It took a while to put my self together enough to crawl back onto the trail, slow the adrenaline and get Cynthia's help putting my pack back on. Amazingly, when I checked, the inner consensus was still to continue on. So we did.
When we crested the mountain and arrived at the meadow surrounded by pine forest and ringed with yet higher mountains, it felt well worth the struggle. It was awesome and completely our own private domain. The campsite was near a creek, had a huge downed tree trunk that would do perfectly as a counter on which to set up our kitchen and another smaller trunk that would work as a backrest for sitting. Upturned roots provided hooks for all sorts of miscellany.
A small, deserted nearby weather observation cabin with a tiny sheltered entry proved immediately useful. Just as we stood there, gaping at the beauty, the clouds broke open in a downpour with thunder and lightning. Both of us and our as yet unopened packs fit neatly under the entry for the half-hour of dramatic storming.
The storm left as suddenly as it had arrived and we began the business of setting up camp, filtering water, and preparing our evening meal. We managed to get a small fire going for a little while.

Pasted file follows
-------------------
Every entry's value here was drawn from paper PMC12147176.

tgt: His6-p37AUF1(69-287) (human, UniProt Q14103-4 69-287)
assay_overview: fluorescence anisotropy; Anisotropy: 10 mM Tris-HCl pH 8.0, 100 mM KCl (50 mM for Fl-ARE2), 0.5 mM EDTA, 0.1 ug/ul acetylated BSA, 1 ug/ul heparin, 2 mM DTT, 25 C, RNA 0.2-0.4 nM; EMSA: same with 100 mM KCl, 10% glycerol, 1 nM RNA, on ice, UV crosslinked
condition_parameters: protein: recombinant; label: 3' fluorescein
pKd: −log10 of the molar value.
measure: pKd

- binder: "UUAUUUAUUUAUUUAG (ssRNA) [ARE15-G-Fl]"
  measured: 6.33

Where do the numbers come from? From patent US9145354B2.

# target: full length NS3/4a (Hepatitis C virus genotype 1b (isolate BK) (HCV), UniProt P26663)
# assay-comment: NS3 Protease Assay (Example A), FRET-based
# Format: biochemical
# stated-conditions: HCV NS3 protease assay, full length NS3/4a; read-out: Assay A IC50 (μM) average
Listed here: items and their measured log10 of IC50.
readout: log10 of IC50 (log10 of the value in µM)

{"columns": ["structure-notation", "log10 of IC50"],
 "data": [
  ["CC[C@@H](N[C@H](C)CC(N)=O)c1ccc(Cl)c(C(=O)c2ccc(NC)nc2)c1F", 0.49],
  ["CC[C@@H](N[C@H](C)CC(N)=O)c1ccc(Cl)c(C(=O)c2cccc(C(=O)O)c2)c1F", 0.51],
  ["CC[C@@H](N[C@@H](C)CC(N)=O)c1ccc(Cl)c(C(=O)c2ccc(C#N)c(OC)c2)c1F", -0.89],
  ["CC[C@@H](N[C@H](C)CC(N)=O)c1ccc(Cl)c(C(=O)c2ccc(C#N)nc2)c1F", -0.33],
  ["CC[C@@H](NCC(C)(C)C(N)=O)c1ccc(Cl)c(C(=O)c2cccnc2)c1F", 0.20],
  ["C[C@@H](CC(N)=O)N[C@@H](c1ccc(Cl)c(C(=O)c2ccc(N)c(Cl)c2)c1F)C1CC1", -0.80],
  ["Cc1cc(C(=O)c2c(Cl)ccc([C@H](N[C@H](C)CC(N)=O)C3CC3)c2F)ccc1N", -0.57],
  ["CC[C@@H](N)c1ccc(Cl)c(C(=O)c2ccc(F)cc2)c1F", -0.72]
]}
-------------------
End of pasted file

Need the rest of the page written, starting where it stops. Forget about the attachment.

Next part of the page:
Once we gave up on the damp fire and crawled into our sleeping bags in the tent, we discovered that our sleeping bags were not fulfilling their promise: our feet were freezing. Making foot pocket linings out of our Mylar emergency blankets warmed our toes but set us off into hysterical cackling as they crackled raucously at any slight movement. Our cackling led to each of us having to wriggle out of bag and tent to pee. Of course, that led to more uproarious cackling and crackling. In the midst of all this we heard cowbells. It wasn't an auditory hallucination. We peeked out and saw a herd of cattle grazing in the meadow. More cackling, it was hysterical. My earlier fear and panic seemed distant. (I still celebrated my Little One for having been able to make it up to the meadow despite how scary it had been for her.)
When we were finally warm enough and quieted enough to say goodnight, I was surprised not to be fast asleep in my typical five minutes. Instead, I found my self overwhelmed with a resurgence of fears. I worried that it might rain again over the days we planned to stay up here, making the already terrifyingly steep, narrow, edgy downhill trail muddy and slippery. The cowbells and the lowing of the cattle kept coming closer as I lay there getting more and more anxious about the trail. Then, I started to be afraid that the cattle might wander into our camp and trample us as we slept. I felt claustrophobic and vulnerable in our tiny little tent.